Direct exposure
      Witnessing the trauma
      Learning that a relative or close friend was exposed to a trauma
      Indirect exposure to aversive details of the trauma, usually in the course of professional duties (e.g., first responders, medics)
      Criterion B (one required): The traumatic event is persistently re-experienced, in the following way(s):
      Unwanted upsetting memories
      Nightmares
      Flashbacks
      Emotional distress after exposure to traumatic reminders
      Physical reactivity after exposure to traumatic reminders
      Criterion C (one required): Avoidance of trauma-related stimuli after the trauma, in the following way(s):
      Trauma-related thoughts or feelings
      Trauma-related reminders
      Criterion D (two required): Negative thoughts or feelings that began or worsened after the trauma, in the following way(s):
      Inability to recall key features of the trauma
      Overly negative thoughts and assumptions about oneself or the world
      Exaggerated blame of self or others for causing the trauma
      Negative affect
      Decreased interest in activities
      Feeling isolated
      Difficulty experiencing positive affect
      Criterion E (two required): Trauma-related arousal and reactivity that began or worsened after the trauma, in the following way(s):
      Irritability or aggression
      Risky or destructive behavior
      Hypervigilance
      Heightened startle reaction
      Difficulty concentrating
      Difficulty sleeping
      Criterion F (required): Symptoms last for more than 1 month.
      Criterion G (required): Symptoms create distress or functional impairment (e.g., social, occupational).
      Criterion H (required): Symptoms are not due to medication, substance use, or other illness.
      Two specifications:
      Dissociative Specification. In addition to meeting criteria for diagnosis, an individual experiences high levels of either of the following in reaction to trauma-related stimuli:
      Depersonalization. Experience of being an outside observer of or detached from oneself (e.g., feeling as if "this is not happening to me" or one were in a dream).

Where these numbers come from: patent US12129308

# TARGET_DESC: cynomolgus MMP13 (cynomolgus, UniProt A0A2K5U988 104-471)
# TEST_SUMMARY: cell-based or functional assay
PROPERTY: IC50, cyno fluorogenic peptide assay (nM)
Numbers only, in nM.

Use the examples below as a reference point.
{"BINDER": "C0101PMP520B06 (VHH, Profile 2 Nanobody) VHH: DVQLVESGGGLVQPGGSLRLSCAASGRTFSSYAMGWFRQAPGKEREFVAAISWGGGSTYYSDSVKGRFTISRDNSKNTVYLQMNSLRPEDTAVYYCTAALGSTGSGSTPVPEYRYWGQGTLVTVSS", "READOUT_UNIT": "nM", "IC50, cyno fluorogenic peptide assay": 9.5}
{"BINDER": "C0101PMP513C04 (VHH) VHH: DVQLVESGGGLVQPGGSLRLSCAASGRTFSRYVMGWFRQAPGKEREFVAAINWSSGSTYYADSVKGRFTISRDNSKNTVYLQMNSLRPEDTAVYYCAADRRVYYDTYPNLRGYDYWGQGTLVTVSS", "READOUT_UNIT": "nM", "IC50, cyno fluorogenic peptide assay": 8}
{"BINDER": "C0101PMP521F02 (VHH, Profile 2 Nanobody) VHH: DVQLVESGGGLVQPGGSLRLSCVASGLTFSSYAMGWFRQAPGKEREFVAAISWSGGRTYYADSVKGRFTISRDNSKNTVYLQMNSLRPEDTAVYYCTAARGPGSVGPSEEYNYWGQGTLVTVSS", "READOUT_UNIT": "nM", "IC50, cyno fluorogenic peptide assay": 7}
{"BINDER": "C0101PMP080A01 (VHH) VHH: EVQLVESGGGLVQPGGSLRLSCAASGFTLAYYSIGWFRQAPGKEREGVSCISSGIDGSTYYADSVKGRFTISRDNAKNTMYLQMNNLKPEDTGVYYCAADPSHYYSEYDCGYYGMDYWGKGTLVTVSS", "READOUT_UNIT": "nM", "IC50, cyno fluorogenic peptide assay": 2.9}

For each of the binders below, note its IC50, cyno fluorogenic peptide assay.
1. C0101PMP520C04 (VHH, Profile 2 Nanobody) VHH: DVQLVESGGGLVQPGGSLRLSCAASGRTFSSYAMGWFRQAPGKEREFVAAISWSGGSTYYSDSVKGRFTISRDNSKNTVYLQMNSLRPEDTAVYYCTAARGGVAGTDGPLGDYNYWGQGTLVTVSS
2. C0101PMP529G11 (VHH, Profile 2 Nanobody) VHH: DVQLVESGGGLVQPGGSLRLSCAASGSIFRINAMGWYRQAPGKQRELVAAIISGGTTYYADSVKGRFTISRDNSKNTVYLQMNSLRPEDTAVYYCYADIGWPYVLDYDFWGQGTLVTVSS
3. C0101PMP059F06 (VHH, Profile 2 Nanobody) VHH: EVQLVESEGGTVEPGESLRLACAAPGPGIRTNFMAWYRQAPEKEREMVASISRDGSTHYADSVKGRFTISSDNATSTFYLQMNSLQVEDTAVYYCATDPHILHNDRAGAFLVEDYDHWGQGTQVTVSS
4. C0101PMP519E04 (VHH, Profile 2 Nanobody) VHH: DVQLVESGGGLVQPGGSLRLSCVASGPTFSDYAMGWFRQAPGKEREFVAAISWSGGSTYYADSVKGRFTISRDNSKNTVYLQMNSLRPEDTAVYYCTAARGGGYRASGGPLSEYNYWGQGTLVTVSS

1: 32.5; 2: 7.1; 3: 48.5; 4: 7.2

Derealization. Experience of unreality, distance, or distortion (e.g., "things are not real").
      Delayed Specification. Full diagnostic criteria are not met until at least six months after the trauma(s), although onset of symptoms may occur immediately.
      Note: DSM-5 introduced a preschool subtype of PTSD for children ages six years and younger.
       
    • By Blahblah
      Has anyone here come to realize the moments when you are projecting in a relationship? By Projection, I mean the behavior where you do not accept your own thoughts, motivations, desires, and feelings as your own. These "unwanted" feelings or thoughts are dealt with by being projected / placed outside of yourself or attributed to someone else...
      I've noticed (as a chronically depressed, anxious, highly-sensitive person) that I have a habit of often projecting, and misinterpreting other's behavior as critical, unloving, uncaring, angry and disapproving...when in fact, these are the constant ruminations that I have about MYSELF. This is simply how my brain operates in the world. I'm VERY critical of myself (I often see myself as unlovable, unworthy, lazy, too emotional, disorganized, I never do anything right)... Ex: Someone communicates a neutral statement to me, but I over analyze and read into it emotionally, and start feeling and questioning that the person is angry with me or disapproves of me.
      Anyone experience this? How do you de-program your automatic projections?
       
    • By killmankind1999
      I went into the ER for trying to kill myself and they had a male doctor come in and take all the sticky wire things of me. I had to pull my shirt up. It triggered me because of past sexual trauma and because i am transgender. He was also making a creepy smile while doing it witch is espeically weird because i was literally in the ER for trying to kill myself. Geez, great pediatricin.
×
×
  • Create New...